National Coalition Against Censorship reacts to public library policy against video games

The National Coalition Against Censorship is rallying against a new policy enacted by a New Jersey public library that empowers staff to bar patrons from playing certain video games on library computers.

The policy was voted on and passed in January by Paterson Library board members. According to The Alternative Press, library staff members petitioned for the right to ban patrons from playing games. Quoted at the time of the article, library director Cindy Czesak said that staff had already adopted an unofficial policy of discouraging video game playing, and that "they asked the board to give them something more official."

Video games are part of protected speech under the first Amendment, however, and the NCAC is arguing that banning video games is a violation of that. The organization recently fought against the removal of arcade games from rest stops after the Massachusetts Department of Transportation removed nine games deemed violent in stops along the Massachusetts Turnpike.

In a letter to Czesak and the library's trustees, the NCAC said that "the library has not offered any sound justification for removing access to specific games."

"This assumes that viewers will simply imitate behaviors represented in fictional settings without any independent mental intermediation," the letter reads, "a proposition that is palpably false and that the library implicitly rejects by offering access to all sorts of internet sites and maintaining a varied collection of books, magazines, videos and other materials.

"It is no more acceptable for a library to ban access to certain kinds of video games than it would be to selectively remove other lawful materials. Library patrons, including young people, have a First Amendment right to make their own decisions about literature, art, informational materials and entertainment without having those choices limited by the subjective views of library officials."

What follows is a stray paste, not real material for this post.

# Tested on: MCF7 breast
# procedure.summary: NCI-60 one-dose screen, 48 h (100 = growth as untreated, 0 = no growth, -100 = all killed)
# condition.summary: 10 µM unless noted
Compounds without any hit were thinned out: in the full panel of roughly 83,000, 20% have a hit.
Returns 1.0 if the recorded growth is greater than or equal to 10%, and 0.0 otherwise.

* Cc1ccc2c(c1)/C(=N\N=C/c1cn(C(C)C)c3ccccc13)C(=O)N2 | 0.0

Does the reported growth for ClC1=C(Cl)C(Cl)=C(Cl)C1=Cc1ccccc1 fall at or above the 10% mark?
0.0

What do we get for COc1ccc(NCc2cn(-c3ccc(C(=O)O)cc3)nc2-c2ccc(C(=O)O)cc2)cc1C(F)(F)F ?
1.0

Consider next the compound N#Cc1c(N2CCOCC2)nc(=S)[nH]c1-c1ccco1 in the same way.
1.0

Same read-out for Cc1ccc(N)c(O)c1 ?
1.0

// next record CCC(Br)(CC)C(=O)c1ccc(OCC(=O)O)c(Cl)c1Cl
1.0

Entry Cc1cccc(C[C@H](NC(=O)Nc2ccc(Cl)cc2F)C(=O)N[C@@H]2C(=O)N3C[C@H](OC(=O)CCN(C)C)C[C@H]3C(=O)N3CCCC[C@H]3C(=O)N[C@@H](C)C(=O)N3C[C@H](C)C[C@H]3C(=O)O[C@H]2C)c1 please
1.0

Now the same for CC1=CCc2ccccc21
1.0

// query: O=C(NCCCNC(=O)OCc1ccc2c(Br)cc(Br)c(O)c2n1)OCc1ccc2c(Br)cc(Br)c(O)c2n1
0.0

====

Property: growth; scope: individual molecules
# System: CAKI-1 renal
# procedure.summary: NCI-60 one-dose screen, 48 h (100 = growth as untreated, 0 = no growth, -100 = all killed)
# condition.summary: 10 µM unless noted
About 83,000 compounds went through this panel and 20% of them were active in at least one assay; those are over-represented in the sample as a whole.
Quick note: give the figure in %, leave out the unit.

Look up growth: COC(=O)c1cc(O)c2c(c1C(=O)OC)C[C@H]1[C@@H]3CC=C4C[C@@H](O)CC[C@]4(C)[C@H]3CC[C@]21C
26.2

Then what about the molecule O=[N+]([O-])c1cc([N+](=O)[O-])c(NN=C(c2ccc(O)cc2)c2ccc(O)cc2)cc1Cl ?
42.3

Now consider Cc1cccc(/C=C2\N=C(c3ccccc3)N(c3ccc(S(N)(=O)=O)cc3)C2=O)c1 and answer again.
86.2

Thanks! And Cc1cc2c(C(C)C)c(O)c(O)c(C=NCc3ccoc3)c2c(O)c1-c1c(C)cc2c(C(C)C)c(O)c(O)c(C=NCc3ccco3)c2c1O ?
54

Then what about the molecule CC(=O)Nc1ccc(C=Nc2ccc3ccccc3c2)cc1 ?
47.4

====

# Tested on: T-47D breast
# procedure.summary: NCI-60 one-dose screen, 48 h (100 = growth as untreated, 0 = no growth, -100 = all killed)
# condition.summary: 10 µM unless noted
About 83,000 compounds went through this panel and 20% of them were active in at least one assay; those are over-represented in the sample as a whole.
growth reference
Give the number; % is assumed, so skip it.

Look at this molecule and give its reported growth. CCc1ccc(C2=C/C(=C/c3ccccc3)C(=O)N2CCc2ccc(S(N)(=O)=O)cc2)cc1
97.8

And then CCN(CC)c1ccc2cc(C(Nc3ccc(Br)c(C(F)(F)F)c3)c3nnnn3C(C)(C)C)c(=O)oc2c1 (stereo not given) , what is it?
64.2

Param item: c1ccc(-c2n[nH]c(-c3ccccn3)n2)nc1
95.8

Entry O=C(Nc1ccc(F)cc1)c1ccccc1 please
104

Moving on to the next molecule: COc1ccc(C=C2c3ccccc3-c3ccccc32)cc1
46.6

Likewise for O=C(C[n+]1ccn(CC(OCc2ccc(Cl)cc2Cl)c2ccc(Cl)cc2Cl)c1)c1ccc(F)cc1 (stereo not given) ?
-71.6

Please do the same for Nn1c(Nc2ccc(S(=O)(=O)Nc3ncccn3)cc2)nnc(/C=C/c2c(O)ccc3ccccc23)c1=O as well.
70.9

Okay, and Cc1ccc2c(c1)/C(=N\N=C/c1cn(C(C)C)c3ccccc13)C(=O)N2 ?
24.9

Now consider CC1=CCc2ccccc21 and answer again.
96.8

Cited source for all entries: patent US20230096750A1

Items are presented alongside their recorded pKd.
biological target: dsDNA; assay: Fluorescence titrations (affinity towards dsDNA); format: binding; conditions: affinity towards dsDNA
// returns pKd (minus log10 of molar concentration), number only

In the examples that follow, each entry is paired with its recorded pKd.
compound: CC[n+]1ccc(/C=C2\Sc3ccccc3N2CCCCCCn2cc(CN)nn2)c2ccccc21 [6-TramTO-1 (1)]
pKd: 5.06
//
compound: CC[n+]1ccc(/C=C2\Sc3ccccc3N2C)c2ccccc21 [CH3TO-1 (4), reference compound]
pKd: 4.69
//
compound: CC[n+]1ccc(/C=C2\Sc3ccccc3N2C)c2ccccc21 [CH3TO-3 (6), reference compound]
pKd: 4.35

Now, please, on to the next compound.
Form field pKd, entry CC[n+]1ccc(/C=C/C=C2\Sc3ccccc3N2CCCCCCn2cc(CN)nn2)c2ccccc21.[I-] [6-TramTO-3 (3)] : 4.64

"Library patrons have a First Amendment right to make their own decisions about literature, art, informational materials and entertainment."

Speaking with Polygon via email, NCAC communications director Michael O'Neil said that the issue is just as much about open web access as it video games.

"In any case, the Paterson policy as it was reportedly written affects patrons of all ages and does not appear to have at all been motivated by concerns about 'Mature' rated games," O'Neil said. "And since we're talking about web browser games, I don't know to what extent ESRB ratings apply."

According to O'Neil, libraries should create positive opportunities for patrons rather than acting as a gatekeeper.

"Creating positive opportunities for patrons of all ages to learn greater computer and web literacy are far less restrictive than banning visitors from certain types of content, and will likely have better results," O'Neil said. According to O'Neil, content-neutral bans, such as time allotted or policies that guard against malware or viruses, do not violate free speech protections.

"At the library, kids socialize with their friends and play video games while surrounded by books, librarians and knowledge."

Video games have been successfully integrated into libraries on some level. The New York Public Library recently added video games to its film and book discussion groups. The American Library Association calls video games a "valuable resource" on the website's Frequently Asked Questions, and that playing games at the library is beneficial.

"The library is a safe and non-commercialized space," the FAQ reads. "At the library, kids socialize with their friends and play video games while surrounded by books, librarians and knowledge."

In November 2012, the Museum of Modern Art added 14 video games to its collection, including titles such as Eve Online, Portal and Pac-Man. It's not the first time video games have been acknowledged in an artistic light; the Smithsonian American Art Museum featured an exhibit of its own.

We have contacted several of Paterson's board members for comment and will update accordingly.

Update: In a response to the NCAC's letter, an employee of the Paterson Public Library said that no policy regarding gaming had been established, and that the board was still deciding on the matter. We are still waiting for an official response from the library's board members.

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